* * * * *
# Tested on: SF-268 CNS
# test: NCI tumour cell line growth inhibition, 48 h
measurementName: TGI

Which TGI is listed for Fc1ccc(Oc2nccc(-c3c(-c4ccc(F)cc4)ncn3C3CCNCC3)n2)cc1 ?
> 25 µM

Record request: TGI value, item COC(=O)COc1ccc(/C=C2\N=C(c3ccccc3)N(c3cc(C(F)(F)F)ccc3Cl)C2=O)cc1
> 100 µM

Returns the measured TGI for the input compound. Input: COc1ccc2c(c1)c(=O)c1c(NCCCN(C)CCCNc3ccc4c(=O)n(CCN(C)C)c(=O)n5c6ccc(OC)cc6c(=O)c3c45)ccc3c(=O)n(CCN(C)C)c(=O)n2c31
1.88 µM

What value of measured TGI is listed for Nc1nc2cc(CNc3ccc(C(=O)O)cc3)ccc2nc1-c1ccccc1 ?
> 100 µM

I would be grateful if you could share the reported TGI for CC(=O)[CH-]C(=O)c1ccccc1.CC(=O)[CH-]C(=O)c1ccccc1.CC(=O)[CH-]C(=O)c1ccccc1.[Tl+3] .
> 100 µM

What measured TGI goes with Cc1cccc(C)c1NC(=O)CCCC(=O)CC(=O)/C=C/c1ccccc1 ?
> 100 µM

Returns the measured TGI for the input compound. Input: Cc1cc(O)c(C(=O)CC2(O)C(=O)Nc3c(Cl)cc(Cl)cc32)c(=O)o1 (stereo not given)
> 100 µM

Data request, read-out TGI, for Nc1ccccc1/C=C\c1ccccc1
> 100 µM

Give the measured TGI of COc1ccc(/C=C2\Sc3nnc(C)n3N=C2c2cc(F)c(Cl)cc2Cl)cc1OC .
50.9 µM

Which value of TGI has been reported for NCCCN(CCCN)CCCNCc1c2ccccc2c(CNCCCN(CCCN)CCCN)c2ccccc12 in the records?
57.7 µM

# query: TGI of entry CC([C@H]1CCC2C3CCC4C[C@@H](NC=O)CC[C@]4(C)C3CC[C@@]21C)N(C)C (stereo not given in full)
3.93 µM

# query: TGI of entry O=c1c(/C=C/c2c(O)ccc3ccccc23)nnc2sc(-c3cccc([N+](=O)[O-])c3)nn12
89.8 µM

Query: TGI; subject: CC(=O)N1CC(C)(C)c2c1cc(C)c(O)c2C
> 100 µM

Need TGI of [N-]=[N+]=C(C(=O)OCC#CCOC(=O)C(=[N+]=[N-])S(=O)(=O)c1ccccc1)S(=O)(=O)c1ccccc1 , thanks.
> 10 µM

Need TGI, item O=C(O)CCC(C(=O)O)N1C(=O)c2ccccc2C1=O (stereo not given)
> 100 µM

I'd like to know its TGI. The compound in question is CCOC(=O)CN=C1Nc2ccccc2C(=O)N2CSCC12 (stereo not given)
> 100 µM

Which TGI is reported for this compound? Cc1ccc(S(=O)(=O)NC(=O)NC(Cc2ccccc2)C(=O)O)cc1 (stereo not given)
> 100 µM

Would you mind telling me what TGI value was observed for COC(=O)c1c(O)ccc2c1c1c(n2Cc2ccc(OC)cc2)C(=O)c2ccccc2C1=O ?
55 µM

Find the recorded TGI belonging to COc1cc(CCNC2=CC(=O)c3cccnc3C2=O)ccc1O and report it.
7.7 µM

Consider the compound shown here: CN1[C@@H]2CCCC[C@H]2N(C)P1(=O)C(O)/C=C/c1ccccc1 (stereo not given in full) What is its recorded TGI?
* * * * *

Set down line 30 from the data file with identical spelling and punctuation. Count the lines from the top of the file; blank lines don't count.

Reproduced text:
Need TGI of [N-]=[N+]=C(C(=O)OCC#CCOC(=O)C(=[N+]=[N-])S(=O)(=O)c1ccccc1)S(=O)(=O)c1ccccc1 , thanks.